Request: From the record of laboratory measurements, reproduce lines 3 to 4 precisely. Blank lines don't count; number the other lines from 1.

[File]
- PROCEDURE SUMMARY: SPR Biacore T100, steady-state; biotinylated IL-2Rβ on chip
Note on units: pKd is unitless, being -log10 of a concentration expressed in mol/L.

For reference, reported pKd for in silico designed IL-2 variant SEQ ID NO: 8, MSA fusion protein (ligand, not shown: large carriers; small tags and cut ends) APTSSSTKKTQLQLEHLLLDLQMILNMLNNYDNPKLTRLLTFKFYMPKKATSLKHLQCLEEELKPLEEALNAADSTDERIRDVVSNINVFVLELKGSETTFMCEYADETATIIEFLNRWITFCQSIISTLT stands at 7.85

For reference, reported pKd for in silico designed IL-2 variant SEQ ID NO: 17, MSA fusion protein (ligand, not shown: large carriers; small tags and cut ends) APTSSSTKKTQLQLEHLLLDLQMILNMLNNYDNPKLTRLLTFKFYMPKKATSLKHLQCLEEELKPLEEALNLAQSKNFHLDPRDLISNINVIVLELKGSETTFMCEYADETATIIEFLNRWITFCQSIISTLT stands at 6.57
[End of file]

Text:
For reference, reported pKd for in silico designed IL-2 variant SEQ ID NO: 8, MSA fusion protein (ligand, not shown: large carriers; small tags and cut ends) APTSSSTKKTQLQLEHLLLDLQMILNMLNNYDNPKLTRLLTFKFYMPKKATSLKHLQCLEEELKPLEEALNAADSTDERIRDVVSNINVFVLELKGSETTFMCEYADETATIIEFLNRWITFCQSIISTLT stands at 7.85

For reference, reported pKd for in silico designed IL-2 variant SEQ ID NO: 17, MSA fusion protein (ligand, not shown: large carriers; small tags and cut ends) APTSSSTKKTQLQLEHLLLDLQMILNMLNNYDNPKLTRLLTFKFYMPKKATSLKHLQCLEEELKPLEEALNLAQSKNFHLDPRDLISNINVIVLELKGSETTFMCEYADETATIIEFLNRWITFCQSIISTLT stands at 6.57